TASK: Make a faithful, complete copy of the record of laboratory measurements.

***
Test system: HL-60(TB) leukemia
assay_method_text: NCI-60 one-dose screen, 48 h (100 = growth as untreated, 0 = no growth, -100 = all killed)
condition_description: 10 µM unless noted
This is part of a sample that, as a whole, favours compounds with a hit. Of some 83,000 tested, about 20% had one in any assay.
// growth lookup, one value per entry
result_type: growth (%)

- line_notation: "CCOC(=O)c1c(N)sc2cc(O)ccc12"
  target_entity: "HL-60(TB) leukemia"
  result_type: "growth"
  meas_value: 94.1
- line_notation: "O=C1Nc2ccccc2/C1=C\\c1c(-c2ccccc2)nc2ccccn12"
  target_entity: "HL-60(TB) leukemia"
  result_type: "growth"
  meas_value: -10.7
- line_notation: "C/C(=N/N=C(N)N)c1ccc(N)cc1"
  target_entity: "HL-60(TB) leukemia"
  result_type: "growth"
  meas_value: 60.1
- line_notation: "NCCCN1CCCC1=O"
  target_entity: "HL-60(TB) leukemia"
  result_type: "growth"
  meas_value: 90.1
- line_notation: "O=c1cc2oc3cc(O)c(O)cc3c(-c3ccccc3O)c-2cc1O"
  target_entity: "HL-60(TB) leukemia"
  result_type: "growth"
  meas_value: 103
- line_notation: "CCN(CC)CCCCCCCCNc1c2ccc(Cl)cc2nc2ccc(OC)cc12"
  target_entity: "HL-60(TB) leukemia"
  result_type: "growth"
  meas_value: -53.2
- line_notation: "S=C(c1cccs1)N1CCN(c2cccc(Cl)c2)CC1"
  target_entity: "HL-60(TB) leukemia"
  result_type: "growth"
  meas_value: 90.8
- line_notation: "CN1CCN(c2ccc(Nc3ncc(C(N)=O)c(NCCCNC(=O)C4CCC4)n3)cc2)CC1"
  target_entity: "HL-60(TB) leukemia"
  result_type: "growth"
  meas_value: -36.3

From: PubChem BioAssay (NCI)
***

Test system: HL-60(TB) leukemia
assay_method_text: NCI-60 one-dose screen, 48 h (100 = growth as untreated, 0 = no growth, -100 = all killed)
condition_description: 10 µM unless noted
This is part of a sample that, as a whole, favours compounds with a hit. Of some 83,000 tested, about 20% had one in any assay.
// growth lookup, one value per entry
result_type: growth (%)

- line_notation: "CCOC(=O)c1c(N)sc2cc(O)ccc12"
  target_entity: "HL-60(TB) leukemia"
  result_type: "growth"
  meas_value: 94.1
- line_notation: "O=C1Nc2ccccc2/C1=C\\c1c(-c2ccccc2)nc2ccccn12"
  target_entity: "HL-60(TB) leukemia"
  result_type: "growth"
  meas_value: -10.7
- line_notation: "C/C(=N/N=C(N)N)c1ccc(N)cc1"
  target_entity: "HL-60(TB) leukemia"
  result_type: "growth"
  meas_value: 60.1
- line_notation: "NCCCN1CCCC1=O"
  target_entity: "HL-60(TB) leukemia"
  result_type: "growth"
  meas_value: 90.1
- line_notation: "O=c1cc2oc3cc(O)c(O)cc3c(-c3ccccc3O)c-2cc1O"
  target_entity: "HL-60(TB) leukemia"
  result_type: "growth"
  meas_value: 103
- line_notation: "CCN(CC)CCCCCCCCNc1c2ccc(Cl)cc2nc2ccc(OC)cc12"
  target_entity: "HL-60(TB) leukemia"
  result_type: "growth"
  meas_value: -53.2
- line_notation: "S=C(c1cccs1)N1CCN(c2cccc(Cl)c2)CC1"
  target_entity: "HL-60(TB) leukemia"
  result_type: "growth"
  meas_value: 90.8
- line_notation: "CN1CCN(c2ccc(Nc3ncc(C(N)=O)c(NCCCNC(=O)C4CCC4)n3)cc2)CC1"
  target_entity: "HL-60(TB) leukemia"
  result_type: "growth"
  meas_value: -36.3

From: PubChem BioAssay (NCI)